Bodgers also sold their waste product as kindling, or as exceptionally durable woven-baskets.
Chair bodgers were one of three types of craftsmen associated with the making of the traditional country "Windsor Chairs" . Of the other craftsmen involved in the construction of a Windsor chair, one was the benchman who worked in a small town or village workshop and would produce the seats, backsplats and other sawn parts. The final craftsman involved was the framer. The framer would take the components produced by the bodger and the benchman and would assemble and finish the chair.
In the early years of the 20th century, there were about 30 chair bodgers scattered within the vicinity of the High Wycombe furniture trade. Although there was great camaraderie and kinship amongst this close community nevertheless a professional eye was kept upon what each other was doing. Most important to the bodger was which company did his competitors supply and at what price. Bodger Samuel Rockall's account book for 1908 shows he was receiving 19 shillings (£0.95) for a gross (144 units) of plain legs including stretchers. With three stretchers to a set of four legs this amounted to 242 turnings in total.
The boundaries are indicated by purple paint markings on trees and boundary stakes. The southern boundary northern and western boundaries are all track and path edges. The eastern boundary is the woodland edge.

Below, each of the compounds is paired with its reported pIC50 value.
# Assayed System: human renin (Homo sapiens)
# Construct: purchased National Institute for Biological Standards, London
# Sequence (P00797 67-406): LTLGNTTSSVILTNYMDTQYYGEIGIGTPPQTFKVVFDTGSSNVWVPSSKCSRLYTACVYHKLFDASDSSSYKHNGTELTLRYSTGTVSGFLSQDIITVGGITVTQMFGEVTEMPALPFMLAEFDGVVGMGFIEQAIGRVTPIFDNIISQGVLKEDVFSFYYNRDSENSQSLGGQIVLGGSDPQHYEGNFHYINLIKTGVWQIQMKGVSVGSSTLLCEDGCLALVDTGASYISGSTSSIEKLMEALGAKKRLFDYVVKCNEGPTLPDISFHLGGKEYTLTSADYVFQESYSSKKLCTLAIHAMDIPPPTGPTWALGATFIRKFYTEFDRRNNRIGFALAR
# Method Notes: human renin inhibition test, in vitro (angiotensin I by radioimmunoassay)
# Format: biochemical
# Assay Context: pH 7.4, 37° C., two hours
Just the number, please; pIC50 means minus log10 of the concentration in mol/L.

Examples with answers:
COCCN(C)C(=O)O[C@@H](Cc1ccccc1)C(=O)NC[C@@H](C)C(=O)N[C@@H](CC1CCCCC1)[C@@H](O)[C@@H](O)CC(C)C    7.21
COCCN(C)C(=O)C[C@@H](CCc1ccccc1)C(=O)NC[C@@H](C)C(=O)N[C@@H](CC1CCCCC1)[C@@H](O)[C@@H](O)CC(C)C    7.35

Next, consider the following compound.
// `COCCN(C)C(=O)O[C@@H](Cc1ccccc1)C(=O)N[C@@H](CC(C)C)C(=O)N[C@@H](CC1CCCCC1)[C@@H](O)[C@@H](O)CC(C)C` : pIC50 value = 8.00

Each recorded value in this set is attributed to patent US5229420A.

Find this wood
- OS Landranger: OS No. 165
- Grid ref: SU 779 952
- Nearest post code: HP14 3XJ
- GPS coordinates: 51.6502, -0.875065
From the M40 take junction 5 and proceed to Stokenchurch via the A40
- Follow the A40 towards High Wycombe keeping left as you go through Stokenchurch.
- Half a mile outside of the Village the road bends gently left and the gateway to the woodland is on the right.
- Park to the side of the gateway and climb carefully over the metal gate.
- An open area is directly behind the gate with a stoned track running into the woodland.
- A new stoned track runs off to the left after 80 metres take this track.
- Follow this track for 350 metres and the woodland entrance is on your right.
- Note the buyer will be provided with a key for vehicular access.
- Satnav/GPS note: the postcode HP14 3XJ is for the point shown by the red dot on the location map.
Please note this wood is owned by woodlands.co.uk.
Our regional managers are often out working in our woodlands, so if you email an offer and want to be sure it has been received, please phone our manager on their mobile phone. The first offer at the stated price which is accepted, whether by phone or email, has priority.
Please take care when viewing as the great outdoors can contain unexpected hazards and woodlands are no exception. You should exercise common sense and caution, such as wearing appropriate footwear and avoiding visiting during high winds.
These particulars are for guidance only and, though believed to be correct, do not form part of any contract. Woodland Investment Management Ltd hereby give notice under section 21 of the Estate Agents Act 1979 of their interest in the land being sold.